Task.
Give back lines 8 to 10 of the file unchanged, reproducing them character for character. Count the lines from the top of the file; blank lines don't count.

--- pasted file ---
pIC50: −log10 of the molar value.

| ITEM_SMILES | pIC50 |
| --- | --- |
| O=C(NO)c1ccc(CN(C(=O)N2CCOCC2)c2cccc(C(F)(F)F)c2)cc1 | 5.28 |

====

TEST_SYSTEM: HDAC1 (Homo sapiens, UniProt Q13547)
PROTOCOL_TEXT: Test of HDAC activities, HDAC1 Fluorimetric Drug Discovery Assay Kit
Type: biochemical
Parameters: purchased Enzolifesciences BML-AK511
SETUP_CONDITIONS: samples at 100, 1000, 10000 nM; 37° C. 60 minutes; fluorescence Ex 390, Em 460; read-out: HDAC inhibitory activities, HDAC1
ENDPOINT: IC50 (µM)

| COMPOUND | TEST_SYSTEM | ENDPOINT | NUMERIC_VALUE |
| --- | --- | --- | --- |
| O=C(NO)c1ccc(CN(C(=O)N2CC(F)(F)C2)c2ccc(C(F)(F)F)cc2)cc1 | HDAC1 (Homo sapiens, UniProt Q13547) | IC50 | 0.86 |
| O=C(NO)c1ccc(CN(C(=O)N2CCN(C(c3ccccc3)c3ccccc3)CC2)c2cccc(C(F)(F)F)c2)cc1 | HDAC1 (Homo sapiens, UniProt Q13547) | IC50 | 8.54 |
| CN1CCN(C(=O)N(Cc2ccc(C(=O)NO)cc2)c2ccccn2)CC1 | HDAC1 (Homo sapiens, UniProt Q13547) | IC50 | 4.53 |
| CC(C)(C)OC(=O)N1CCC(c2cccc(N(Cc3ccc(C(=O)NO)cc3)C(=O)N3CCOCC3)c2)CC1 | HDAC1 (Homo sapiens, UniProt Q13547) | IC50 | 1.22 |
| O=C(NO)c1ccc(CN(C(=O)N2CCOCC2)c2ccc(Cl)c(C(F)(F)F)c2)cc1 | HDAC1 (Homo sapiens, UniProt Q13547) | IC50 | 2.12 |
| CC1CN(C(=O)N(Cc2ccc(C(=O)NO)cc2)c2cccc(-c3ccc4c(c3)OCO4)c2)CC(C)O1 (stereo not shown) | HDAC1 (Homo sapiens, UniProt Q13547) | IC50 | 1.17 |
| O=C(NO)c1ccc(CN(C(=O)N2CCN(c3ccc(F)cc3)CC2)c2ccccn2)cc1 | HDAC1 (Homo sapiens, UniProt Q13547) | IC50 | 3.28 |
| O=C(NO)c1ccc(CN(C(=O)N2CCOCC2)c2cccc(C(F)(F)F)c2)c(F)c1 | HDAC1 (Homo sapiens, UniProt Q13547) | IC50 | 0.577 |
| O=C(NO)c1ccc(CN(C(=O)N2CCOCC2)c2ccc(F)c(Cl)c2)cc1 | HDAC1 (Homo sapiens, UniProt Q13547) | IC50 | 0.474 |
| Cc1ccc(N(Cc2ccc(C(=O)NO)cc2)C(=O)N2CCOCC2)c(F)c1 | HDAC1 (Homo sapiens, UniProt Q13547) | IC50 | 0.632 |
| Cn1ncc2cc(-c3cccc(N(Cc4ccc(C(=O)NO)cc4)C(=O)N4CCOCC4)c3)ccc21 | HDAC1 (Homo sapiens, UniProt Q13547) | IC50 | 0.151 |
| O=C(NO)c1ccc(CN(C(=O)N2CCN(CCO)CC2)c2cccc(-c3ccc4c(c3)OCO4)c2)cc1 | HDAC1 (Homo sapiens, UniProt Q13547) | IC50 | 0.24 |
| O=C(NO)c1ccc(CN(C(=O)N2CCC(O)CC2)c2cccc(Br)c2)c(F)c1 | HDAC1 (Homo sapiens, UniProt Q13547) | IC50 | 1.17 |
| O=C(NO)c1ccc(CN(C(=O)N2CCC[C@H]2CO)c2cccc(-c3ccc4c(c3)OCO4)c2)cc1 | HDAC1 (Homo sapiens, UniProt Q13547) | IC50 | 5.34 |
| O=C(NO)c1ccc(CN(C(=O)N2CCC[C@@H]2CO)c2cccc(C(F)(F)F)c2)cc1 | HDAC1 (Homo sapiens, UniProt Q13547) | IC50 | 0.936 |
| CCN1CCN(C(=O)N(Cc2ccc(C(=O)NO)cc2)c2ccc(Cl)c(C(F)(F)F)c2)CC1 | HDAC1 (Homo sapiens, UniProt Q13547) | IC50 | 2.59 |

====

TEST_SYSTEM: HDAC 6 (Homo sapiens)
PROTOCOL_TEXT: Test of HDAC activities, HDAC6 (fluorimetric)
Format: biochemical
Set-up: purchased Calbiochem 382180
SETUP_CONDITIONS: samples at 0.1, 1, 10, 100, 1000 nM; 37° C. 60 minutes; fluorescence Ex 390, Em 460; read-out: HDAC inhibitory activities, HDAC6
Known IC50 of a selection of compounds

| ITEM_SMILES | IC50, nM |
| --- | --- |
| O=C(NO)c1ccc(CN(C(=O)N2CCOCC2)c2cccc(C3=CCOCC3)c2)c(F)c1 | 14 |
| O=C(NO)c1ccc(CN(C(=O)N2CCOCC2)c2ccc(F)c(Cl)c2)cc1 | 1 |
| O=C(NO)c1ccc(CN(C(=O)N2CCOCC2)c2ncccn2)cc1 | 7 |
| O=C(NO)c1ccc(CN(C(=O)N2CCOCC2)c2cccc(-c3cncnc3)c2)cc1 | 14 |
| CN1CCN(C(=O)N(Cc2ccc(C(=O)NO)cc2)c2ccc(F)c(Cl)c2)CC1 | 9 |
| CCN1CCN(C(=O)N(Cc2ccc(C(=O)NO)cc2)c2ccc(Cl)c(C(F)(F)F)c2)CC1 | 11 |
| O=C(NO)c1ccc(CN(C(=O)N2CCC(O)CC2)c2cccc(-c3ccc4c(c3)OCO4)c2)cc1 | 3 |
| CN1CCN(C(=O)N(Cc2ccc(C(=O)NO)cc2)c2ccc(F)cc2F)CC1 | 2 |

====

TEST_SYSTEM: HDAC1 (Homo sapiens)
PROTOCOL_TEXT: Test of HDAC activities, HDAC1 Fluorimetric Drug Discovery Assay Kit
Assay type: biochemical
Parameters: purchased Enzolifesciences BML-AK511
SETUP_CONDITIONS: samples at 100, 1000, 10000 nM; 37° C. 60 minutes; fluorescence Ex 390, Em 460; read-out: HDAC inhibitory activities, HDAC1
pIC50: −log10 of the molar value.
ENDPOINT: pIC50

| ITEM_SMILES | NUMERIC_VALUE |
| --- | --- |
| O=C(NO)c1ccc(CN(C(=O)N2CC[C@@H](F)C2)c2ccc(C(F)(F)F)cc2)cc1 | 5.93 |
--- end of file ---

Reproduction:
Type: biochemical
Parameters: purchased Enzolifesciences BML-AK511
SETUP_CONDITIONS: samples at 100, 1000, 10000 nM; 37° C. 60 minutes; fluorescence Ex 390, Em 460; read-out: HDAC inhibitory activities, HDAC1